In Vitro and In Vivo Development of a β-Lactam-Metallo-β-Lactamase Inhibitor: Targeting Carbapenem-Resistant Enterobacterales.

Peters BK, Reddy N, Shungube M, Girdhari L, Baijnath S, Mdanda S, Chetty L, Ntombela T, Arumugam T, Bester LA, Singh SD, Chuturgoon A, Arvidsson PI, Maguire GEM, Kruger HG, Naicker T, Govender T

ACS Infect Dis 9 (3) 486-496 [2023-03-10; online 2023-02-14]

β-lactams are the most prescribed class of antibiotics due to their potent, broad-spectrum antimicrobial activities. However, alarming rates of antimicrobial resistance now threaten the clinical relevance of these drugs, especially for the carbapenem-resistant Enterobacterales expressing metallo-β-lactamases (MBLs). Antimicrobial agents that specifically target these enzymes to restore the efficacy of last resort β-lactam drugs, that is, carbapenems, are therefore desperately needed. Herein, we present a cyclic zinc chelator covalently attached to a β-lactam scaffold (cephalosporin), that is, BP1. Observations from in vitro assays (with seven MBL expressing bacteria from different geographies) have indicated that BP1 restored the efficacy of meropenem to ≤ 0.5 mg/L, with sterilizing activity occurring from 8 h postinoculation. Furthermore, BP1 was nontoxic against human hepatocarcinoma cells (IC50 > 1000 mg/L) and exhibited a potency of (K) 24.8 and 97.4 μM against Verona integron-encoded MBL (VIM-2) and New Delhi metallo β-lactamase (NDM-1), respectively. There was no inhibition observed from BP1 with the human zinc-containing enzyme glyoxylase II up to 500 μM. Preliminary molecular docking of BP1 with NDM-1 and VIM-2 sheds light on BP1's mode of action. In iappKlebsiella pneumoniae NDM infected mice, BP1 coadministered with meropenem was efficacious in reducing the bacterial load by >3 log10 units' postinfection. The findings herein propose a favorable therapeutic combination strategy that restores the activity of the carbapenem antibiotic class and complements the few MBL inhibitors under development, with the ultimate goal of curbing antimicrobial resistance.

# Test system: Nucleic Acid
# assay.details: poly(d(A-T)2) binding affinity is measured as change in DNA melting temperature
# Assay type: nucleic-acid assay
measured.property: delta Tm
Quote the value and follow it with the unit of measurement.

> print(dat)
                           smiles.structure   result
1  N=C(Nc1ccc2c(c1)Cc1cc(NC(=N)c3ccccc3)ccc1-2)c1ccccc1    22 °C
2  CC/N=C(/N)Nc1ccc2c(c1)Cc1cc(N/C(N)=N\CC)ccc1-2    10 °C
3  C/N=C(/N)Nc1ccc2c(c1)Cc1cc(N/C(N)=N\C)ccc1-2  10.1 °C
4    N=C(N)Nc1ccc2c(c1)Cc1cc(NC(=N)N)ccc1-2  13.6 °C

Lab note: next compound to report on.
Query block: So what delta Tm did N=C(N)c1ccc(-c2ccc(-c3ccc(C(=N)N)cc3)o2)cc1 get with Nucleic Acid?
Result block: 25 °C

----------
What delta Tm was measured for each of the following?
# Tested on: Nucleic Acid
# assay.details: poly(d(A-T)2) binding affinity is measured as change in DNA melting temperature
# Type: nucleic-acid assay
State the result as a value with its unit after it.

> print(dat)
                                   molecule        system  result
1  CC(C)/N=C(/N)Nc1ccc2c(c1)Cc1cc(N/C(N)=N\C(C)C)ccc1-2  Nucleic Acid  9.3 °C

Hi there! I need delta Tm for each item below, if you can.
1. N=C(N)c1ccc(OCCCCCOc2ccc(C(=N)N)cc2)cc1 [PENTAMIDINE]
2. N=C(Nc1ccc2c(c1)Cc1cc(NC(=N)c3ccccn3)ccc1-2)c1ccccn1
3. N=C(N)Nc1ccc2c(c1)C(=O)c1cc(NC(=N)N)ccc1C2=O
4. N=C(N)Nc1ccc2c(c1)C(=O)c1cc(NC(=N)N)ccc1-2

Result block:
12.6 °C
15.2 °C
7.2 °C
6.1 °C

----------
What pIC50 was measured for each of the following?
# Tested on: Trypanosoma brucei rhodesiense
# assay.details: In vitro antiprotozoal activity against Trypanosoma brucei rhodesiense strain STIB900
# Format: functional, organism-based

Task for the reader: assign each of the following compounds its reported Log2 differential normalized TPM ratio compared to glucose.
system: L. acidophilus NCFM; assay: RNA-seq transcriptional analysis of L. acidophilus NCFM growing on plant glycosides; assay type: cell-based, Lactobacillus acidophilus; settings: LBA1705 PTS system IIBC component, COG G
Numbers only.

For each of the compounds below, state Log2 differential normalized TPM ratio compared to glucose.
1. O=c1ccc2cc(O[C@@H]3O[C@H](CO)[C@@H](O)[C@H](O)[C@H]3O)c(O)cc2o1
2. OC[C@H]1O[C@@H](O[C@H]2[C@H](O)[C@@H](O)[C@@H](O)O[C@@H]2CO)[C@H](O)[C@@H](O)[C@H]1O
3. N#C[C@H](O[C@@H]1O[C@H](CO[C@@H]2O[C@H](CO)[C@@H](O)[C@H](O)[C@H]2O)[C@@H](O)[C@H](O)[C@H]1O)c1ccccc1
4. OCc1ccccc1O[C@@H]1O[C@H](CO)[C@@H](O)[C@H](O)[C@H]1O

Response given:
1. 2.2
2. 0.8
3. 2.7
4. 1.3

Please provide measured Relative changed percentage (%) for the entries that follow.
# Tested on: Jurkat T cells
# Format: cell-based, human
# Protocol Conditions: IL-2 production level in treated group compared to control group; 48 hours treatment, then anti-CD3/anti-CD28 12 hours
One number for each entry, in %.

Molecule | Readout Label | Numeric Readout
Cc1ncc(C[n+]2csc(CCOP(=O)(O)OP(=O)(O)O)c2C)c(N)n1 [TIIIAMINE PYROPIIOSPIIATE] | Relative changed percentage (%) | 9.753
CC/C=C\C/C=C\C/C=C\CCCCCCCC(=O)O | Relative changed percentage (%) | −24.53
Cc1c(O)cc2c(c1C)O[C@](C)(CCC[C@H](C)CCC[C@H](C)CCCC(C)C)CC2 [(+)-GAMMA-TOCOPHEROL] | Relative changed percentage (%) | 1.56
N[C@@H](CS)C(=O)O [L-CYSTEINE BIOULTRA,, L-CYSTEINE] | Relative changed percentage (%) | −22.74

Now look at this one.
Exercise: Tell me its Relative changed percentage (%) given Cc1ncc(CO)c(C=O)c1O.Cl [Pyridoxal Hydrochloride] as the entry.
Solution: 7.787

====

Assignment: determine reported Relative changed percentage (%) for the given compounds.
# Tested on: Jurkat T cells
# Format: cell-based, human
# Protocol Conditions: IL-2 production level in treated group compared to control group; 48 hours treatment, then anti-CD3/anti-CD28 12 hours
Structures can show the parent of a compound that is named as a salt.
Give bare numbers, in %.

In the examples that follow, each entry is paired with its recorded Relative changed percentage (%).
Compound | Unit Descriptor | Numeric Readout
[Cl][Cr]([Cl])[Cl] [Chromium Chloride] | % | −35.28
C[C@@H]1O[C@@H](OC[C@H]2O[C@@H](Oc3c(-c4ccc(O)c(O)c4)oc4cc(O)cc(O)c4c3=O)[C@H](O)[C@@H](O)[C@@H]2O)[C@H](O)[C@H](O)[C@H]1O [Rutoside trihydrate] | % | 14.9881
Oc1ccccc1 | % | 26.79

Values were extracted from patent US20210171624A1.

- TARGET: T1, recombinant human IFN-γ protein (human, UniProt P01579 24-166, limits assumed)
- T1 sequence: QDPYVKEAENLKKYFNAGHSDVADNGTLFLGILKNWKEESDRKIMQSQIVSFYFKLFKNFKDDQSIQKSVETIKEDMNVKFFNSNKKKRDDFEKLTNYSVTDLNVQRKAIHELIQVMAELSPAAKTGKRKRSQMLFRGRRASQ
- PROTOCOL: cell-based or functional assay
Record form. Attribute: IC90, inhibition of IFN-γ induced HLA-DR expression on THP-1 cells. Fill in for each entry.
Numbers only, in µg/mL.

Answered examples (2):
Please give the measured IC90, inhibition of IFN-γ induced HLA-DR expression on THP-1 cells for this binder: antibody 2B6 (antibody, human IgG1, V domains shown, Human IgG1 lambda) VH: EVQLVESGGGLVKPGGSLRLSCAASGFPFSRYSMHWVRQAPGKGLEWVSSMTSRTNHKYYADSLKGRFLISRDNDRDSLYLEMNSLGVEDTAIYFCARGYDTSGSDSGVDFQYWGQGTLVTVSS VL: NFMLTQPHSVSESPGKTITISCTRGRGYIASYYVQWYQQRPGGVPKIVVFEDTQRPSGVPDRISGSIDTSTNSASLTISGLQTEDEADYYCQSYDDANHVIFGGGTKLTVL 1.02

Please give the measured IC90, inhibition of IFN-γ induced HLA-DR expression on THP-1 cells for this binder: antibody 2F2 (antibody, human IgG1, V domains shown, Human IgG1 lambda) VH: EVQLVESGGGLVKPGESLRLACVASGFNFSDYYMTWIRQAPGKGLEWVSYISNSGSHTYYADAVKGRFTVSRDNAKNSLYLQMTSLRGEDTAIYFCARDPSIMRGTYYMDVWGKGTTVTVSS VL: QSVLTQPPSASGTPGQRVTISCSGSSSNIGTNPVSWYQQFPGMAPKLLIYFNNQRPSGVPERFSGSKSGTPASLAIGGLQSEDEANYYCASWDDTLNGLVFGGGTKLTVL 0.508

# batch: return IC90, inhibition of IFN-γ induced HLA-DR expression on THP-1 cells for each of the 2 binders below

Drug Discovery and Development (DDD) [Collaborative]

PubMed 36786013

DOI 10.1021/acsinfecdis.2c00485

Crossref 10.1021/acsinfecdis.2c00485

pmc: PMC10012271

Publications 9.5.0